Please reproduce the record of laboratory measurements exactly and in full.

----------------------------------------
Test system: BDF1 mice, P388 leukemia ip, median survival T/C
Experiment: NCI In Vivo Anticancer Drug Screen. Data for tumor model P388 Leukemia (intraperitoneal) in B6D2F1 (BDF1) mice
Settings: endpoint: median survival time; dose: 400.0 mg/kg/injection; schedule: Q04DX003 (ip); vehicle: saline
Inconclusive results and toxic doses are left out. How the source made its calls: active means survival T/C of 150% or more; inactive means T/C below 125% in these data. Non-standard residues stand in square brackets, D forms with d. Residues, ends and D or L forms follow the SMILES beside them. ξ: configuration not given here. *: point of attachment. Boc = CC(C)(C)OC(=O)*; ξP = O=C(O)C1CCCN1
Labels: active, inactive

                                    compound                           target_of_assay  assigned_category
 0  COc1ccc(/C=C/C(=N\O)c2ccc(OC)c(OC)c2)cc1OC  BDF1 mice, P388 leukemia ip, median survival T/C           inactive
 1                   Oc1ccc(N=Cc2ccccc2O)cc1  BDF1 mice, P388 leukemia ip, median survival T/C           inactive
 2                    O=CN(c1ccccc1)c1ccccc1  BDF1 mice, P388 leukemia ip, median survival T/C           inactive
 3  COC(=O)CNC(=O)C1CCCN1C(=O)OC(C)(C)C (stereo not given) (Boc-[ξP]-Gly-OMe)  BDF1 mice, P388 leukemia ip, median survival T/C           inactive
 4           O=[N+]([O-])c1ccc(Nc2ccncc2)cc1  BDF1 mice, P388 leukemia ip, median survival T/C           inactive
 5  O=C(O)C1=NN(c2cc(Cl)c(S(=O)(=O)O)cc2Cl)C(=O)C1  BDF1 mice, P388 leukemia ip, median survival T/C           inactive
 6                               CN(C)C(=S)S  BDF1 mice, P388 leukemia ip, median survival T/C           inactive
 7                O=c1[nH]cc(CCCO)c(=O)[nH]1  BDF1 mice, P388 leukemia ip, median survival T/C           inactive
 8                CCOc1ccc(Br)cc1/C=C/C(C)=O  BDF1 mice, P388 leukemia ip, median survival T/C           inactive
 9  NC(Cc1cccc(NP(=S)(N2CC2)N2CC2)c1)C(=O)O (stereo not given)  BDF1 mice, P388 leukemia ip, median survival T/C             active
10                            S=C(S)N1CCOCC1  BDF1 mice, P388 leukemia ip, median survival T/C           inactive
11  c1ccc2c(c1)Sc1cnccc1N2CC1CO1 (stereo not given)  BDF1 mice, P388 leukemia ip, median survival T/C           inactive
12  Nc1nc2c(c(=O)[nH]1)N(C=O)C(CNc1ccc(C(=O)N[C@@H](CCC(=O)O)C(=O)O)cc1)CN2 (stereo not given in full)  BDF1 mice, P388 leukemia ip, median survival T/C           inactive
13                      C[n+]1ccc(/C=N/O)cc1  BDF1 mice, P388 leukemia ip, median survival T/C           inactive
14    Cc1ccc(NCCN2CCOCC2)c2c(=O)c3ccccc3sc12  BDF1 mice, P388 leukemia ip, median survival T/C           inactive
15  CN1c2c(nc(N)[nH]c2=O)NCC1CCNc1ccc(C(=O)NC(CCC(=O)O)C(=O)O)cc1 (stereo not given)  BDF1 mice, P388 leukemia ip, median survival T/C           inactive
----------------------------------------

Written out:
Test system: BDF1 mice, P388 leukemia ip, median survival T/C
Experiment: NCI In Vivo Anticancer Drug Screen. Data for tumor model P388 Leukemia (intraperitoneal) in B6D2F1 (BDF1) mice
Settings: endpoint: median survival time; dose: 400.0 mg/kg/injection; schedule: Q04DX003 (ip); vehicle: saline
Inconclusive results and toxic doses are left out. How the source made its calls: active means survival T/C of 150% or more; inactive means T/C below 125% in these data. Non-standard residues stand in square brackets, D forms with d. Residues, ends and D or L forms follow the SMILES beside them. ξ: configuration not given here. *: point of attachment. Boc = CC(C)(C)OC(=O)*; ξP = O=C(O)C1CCCN1
Labels: active, inactive

                                    compound                           target_of_assay  assigned_category
 0  COc1ccc(/C=C/C(=N\O)c2ccc(OC)c(OC)c2)cc1OC  BDF1 mice, P388 leukemia ip, median survival T/C           inactive
 1                   Oc1ccc(N=Cc2ccccc2O)cc1  BDF1 mice, P388 leukemia ip, median survival T/C           inactive
 2                    O=CN(c1ccccc1)c1ccccc1  BDF1 mice, P388 leukemia ip, median survival T/C           inactive
 3  COC(=O)CNC(=O)C1CCCN1C(=O)OC(C)(C)C (stereo not given) (Boc-[ξP]-Gly-OMe)  BDF1 mice, P388 leukemia ip, median survival T/C           inactive
 4           O=[N+]([O-])c1ccc(Nc2ccncc2)cc1  BDF1 mice, P388 leukemia ip, median survival T/C           inactive
 5  O=C(O)C1=NN(c2cc(Cl)c(S(=O)(=O)O)cc2Cl)C(=O)C1  BDF1 mice, P388 leukemia ip, median survival T/C           inactive
 6                               CN(C)C(=S)S  BDF1 mice, P388 leukemia ip, median survival T/C           inactive
 7                O=c1[nH]cc(CCCO)c(=O)[nH]1  BDF1 mice, P388 leukemia ip, median survival T/C           inactive
 8                CCOc1ccc(Br)cc1/C=C/C(C)=O  BDF1 mice, P388 leukemia ip, median survival T/C           inactive
 9  NC(Cc1cccc(NP(=S)(N2CC2)N2CC2)c1)C(=O)O (stereo not given)  BDF1 mice, P388 leukemia ip, median survival T/C             active
10                            S=C(S)N1CCOCC1  BDF1 mice, P388 leukemia ip, median survival T/C           inactive
11  c1ccc2c(c1)Sc1cnccc1N2CC1CO1 (stereo not given)  BDF1 mice, P388 leukemia ip, median survival T/C           inactive
12  Nc1nc2c(c(=O)[nH]1)N(C=O)C(CNc1ccc(C(=O)N[C@@H](CCC(=O)O)C(=O)O)cc1)CN2 (stereo not given in full)  BDF1 mice, P388 leukemia ip, median survival T/C           inactive
13                      C[n+]1ccc(/C=N/O)cc1  BDF1 mice, P388 leukemia ip, median survival T/C           inactive
14    Cc1ccc(NCCN2CCOCC2)c2c(=O)c3ccccc3sc12  BDF1 mice, P388 leukemia ip, median survival T/C           inactive
15  CN1c2c(nc(N)[nH]c2=O)NCC1CCNc1ccc(C(=O)NC(CCC(=O)O)C(=O)O)cc1 (stereo not given)  BDF1 mice, P388 leukemia ip, median survival T/C           inactive